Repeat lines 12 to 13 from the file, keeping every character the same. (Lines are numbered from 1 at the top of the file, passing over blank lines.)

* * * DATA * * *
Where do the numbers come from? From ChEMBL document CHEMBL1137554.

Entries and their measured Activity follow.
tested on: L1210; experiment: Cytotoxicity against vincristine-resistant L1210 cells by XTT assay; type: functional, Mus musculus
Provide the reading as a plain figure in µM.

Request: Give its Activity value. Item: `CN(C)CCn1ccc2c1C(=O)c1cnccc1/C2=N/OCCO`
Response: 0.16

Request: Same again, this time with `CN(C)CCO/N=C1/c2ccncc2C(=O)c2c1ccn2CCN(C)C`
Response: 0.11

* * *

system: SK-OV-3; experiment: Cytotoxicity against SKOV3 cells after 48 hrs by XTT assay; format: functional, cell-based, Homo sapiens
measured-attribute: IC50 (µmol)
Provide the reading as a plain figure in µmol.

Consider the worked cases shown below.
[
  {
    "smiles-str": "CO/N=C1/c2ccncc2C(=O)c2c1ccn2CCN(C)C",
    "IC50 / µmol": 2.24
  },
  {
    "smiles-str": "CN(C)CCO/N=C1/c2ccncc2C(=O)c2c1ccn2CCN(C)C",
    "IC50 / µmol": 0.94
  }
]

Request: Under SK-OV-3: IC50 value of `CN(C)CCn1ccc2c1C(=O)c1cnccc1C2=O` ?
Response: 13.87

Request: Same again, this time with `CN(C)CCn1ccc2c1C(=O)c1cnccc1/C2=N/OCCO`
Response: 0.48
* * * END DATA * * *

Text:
Provide the reading as a plain figure in µmol.

Consider the worked cases shown below.